Overall, Yenchi delivers good news for financial advisors and insurance producers by markedly limiting the circumstances where fiduciary liability could exist. Importantly, the Pennsylvania Supreme Court makes clear that a fiduciary duty does not exist merely because an advisor or producer, who by definition has superior knowledge in their field, recommends that a consumer purchase a product.

Despite this favorable outcome, the bad news is that the existence of a fiduciary duty remains a fact-intensive inquiry. Yenchi does not foreclose the possibility that a fiduciary relationship may exist in other contexts, such as when a consumer cedes decision-making control, in whole or in part, to a financial advisor or insurance producer, or where the consumer has a special vulnerability that creates a unique opportunity for another person to take advantage of them.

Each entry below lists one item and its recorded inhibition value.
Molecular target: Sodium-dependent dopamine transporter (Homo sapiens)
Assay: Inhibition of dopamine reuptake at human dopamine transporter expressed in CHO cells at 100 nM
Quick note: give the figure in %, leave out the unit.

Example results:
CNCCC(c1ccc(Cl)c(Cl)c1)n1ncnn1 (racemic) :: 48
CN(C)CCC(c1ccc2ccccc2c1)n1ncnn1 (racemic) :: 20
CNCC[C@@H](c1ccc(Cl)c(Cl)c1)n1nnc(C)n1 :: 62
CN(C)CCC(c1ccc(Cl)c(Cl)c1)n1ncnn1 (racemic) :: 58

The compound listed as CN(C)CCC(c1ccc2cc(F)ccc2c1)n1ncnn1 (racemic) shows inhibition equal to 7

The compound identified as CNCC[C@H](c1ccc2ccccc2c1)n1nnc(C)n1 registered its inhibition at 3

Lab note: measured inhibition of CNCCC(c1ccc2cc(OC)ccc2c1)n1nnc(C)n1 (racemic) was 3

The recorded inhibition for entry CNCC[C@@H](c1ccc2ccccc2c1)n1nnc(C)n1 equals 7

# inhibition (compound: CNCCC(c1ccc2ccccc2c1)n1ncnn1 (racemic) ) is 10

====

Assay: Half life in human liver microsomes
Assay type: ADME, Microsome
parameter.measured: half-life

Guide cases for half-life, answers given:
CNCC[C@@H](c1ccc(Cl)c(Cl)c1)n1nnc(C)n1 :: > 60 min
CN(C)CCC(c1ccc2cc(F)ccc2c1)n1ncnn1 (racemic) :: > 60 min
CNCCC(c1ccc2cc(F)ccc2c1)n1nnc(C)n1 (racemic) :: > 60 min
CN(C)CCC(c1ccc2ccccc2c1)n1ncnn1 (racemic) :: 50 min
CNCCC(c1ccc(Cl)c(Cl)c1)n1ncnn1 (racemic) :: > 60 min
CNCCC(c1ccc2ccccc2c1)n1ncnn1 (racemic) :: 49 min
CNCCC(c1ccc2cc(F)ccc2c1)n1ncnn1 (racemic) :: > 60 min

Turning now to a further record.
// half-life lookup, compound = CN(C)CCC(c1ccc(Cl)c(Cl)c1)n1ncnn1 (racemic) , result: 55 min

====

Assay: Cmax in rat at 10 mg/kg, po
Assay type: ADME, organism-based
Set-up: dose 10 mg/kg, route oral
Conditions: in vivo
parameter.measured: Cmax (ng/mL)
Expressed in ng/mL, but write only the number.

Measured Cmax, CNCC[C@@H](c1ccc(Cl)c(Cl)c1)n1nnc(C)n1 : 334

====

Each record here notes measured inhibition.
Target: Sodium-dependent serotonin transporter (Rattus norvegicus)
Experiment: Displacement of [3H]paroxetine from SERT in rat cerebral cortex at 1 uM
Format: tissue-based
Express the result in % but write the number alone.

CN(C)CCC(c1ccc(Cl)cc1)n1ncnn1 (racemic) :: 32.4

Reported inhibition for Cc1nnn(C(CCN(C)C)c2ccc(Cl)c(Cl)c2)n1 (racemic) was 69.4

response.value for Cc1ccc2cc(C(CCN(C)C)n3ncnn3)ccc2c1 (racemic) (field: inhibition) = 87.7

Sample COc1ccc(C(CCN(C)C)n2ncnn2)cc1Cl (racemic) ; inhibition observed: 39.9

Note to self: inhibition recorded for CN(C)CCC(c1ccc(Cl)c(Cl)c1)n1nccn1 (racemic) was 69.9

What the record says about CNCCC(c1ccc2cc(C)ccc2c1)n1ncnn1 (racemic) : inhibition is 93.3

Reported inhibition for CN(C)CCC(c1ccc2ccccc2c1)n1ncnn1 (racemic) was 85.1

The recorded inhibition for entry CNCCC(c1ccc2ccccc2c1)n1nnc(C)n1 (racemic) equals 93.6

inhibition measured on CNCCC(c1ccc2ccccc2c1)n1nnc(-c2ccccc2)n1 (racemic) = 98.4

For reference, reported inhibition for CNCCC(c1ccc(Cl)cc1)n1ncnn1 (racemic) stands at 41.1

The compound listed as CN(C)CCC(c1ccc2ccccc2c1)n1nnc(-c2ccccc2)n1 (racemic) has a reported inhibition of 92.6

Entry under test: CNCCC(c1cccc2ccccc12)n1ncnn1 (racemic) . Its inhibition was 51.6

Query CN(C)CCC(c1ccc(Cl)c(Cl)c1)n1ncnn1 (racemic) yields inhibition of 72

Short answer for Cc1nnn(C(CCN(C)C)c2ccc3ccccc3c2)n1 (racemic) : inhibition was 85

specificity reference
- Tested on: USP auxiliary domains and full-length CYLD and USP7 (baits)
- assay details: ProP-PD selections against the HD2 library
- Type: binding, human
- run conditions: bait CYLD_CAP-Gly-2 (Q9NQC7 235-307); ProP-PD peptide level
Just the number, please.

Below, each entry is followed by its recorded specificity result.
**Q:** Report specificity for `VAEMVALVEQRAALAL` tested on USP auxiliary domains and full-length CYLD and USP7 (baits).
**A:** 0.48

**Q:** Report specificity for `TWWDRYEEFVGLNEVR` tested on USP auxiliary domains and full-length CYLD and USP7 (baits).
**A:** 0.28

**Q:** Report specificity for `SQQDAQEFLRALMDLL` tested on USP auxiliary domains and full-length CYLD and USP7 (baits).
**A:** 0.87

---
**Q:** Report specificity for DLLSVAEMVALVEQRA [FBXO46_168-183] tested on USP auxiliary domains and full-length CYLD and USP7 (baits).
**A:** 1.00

Indeed, given the Court’s detailed analysis of the nature of plaintiffs’ relationship with the advisor, including such as whether they accepted or rejected the advisor’s recommendations, it is critical for financial advisors and insurance producers to minimize their liability risk through prudent actions. These include but are not limited to ensuring that the customer is in fact making his or her own informed decisions and disclosing to the customer that any recommendations or advice given is just that, with the ultimate decision to purchase (or not purchase) a consumer product resting exclusively in the hands of the consumer. Where appropriate, conversations with a customer should be memorialized in a contemporaneous writing or in the advisor’s notes, which should be maintained with the customer’s file. Moreover, because a fiduciary relationship can arise at any time during an advisor’s dealings with a client, it is important to remain cognizant of any fluctuating expectations or changes during the course of the relationship.